A healthcare worker in Alaska was hospitalized on Tuesday with a “ severe allergic reaction ” after receiving Pfizer’s COVID-19 vaccine, according to the New York Times.
The person, who had no known allergy to the drugs, was still in the hospital Wednesday morning under observation, according to the report. It is not known if they have other types of allergies. The reaction of the residents of Alaska was apparently similar to the anaphylactic reactions two workers recover from in Britain after receiving the Pfizer-BioNTech vaccine last week – who both recovered. Note, they both had a history of severe allergies. One, a 49-year-old woman, is allergic to eggs (which Pfizer says are do not in their vaccine). The other, a 40-year-old woman, is allergic to several different drugs. Both systematically wear EpiPenn-type devices in the event of reactions.
After British workers fell ill, authorities initially warned against administering the vaccines to anyone with a history of severe allergic reactions. They later clarified their concerns, changing the wording from “severe allergic reactions” to make it clear that the vaccine should not be given to anyone who has had an anaphylactic reaction to any food, drug or vaccine in the past. This type of reaction to a vaccine is “very rare,” they said. –NYT
No serious side effects were reported in Pfizer’s US trial involving over 40,000 participants, apart from body aches, fever and other “minor” side effects.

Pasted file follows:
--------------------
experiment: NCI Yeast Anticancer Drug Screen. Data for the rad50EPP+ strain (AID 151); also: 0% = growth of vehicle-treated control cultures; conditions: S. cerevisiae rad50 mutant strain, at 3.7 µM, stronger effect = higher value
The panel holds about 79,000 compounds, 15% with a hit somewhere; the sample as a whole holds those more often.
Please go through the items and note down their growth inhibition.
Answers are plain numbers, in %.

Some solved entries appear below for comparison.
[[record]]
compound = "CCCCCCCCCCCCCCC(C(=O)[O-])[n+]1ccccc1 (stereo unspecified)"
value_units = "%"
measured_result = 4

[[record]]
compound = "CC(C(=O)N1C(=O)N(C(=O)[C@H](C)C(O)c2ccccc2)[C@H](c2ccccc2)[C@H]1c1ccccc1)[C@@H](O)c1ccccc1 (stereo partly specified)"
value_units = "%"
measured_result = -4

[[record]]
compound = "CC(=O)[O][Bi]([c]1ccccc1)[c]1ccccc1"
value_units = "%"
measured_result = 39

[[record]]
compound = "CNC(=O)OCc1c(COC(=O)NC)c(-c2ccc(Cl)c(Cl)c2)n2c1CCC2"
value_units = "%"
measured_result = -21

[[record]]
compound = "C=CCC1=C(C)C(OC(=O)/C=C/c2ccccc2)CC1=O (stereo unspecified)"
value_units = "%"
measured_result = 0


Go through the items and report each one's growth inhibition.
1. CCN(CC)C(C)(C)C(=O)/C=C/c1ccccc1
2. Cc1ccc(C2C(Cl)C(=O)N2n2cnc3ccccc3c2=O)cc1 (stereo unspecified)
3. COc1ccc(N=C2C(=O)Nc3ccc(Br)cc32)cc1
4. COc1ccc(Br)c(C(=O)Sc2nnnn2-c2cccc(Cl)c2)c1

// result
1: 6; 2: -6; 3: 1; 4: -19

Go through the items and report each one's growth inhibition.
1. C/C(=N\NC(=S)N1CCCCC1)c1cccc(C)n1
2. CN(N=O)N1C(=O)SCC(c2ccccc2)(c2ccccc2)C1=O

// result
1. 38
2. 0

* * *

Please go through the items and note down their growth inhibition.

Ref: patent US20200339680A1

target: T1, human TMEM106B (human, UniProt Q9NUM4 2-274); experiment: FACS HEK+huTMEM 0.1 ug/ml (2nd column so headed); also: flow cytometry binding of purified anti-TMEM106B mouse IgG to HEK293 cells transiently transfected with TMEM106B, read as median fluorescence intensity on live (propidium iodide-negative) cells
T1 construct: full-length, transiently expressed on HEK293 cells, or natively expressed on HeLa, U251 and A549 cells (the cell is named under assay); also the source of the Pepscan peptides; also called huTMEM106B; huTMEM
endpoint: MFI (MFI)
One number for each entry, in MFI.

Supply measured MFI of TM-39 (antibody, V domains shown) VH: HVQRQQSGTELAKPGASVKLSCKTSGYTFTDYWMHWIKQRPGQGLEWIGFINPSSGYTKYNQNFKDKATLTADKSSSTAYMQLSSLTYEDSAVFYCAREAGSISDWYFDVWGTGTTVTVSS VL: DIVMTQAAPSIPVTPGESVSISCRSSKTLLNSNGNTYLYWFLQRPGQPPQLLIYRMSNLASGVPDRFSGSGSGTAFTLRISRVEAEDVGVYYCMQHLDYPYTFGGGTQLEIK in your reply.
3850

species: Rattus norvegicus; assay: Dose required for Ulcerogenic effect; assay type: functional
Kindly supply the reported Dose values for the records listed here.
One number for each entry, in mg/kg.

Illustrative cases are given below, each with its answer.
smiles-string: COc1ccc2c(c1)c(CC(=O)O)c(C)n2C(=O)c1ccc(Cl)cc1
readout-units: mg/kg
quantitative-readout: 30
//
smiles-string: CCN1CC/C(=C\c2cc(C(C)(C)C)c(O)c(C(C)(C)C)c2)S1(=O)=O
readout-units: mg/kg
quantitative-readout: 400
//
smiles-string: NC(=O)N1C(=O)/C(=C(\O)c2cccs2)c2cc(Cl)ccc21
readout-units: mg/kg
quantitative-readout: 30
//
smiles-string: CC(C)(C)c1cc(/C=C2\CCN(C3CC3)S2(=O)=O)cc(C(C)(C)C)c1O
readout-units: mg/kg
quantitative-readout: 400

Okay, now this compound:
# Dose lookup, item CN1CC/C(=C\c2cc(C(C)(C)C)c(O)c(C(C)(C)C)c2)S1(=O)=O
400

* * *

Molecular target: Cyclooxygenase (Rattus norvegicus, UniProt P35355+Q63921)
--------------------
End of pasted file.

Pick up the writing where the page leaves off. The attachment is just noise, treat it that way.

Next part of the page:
Headaches all around
As Bloomberg note, the first hiccup in the delivery of the Pfizer vaccine has only just begun – including a delay in delivering 3,900 injections to two states, and the announcement that around 900,000 fewer doses would be delivered next week than had been shipped this week.
Four Pfizer-BioNTech SE vaccine delivery trays were pulled from delivery to California and Alabama this week and returned to the company because they were colder than expected, according to Gustave Perna, the army general who is the head of operations for Operation Warp Speed.
Each of the trays can probably be used to vaccinate 975 people. Pfizer said its formula should be stored at 70 degrees below zero Celsius, the equivalent of minus 94 degrees below zero Fahrenheit. Those plateaus turned out to be much cooler, according to Perna. –Bloomberg
“We weren’t taking any risks,” Perna said at a press briefing on Wednesday.
Pfizer doses are shipped in temperature-controlled containers developed by the company’s engineers, each equipped with GPS tracking “for real-time, continuous temperature tracking and tracking,” according to the company.
Meanwhile, around 2 million doses of the Pfizer vaccine will be shipped to the United States next week, 900,000 less than the 2.9 million doses available this week. Health and Human Services Secretary Alex Azar acknowledged the production hiccups, saying: “As you know they ended up running out of half of what they thought they could produce and what they did. had announced that they would be able to produce “in 2020.
“They are currently producing at maximum capacity to deliver the $ 100 million that is in the first installment of the contract with us, and we are providing manufacturing support,” added Azar.
And on Tuesday, Florida Governor Ron DeSantis said shipments of hundreds of thousands of doses have been blocked due to a “production problem with Pfizer”.
The company fired back, spokeswoman Amy Rose saying the company “has not had any production issues with our COVID-19 vaccine, and no shipments containing the vaccine are pending or delayed,” adding: locations specified by the US government. “
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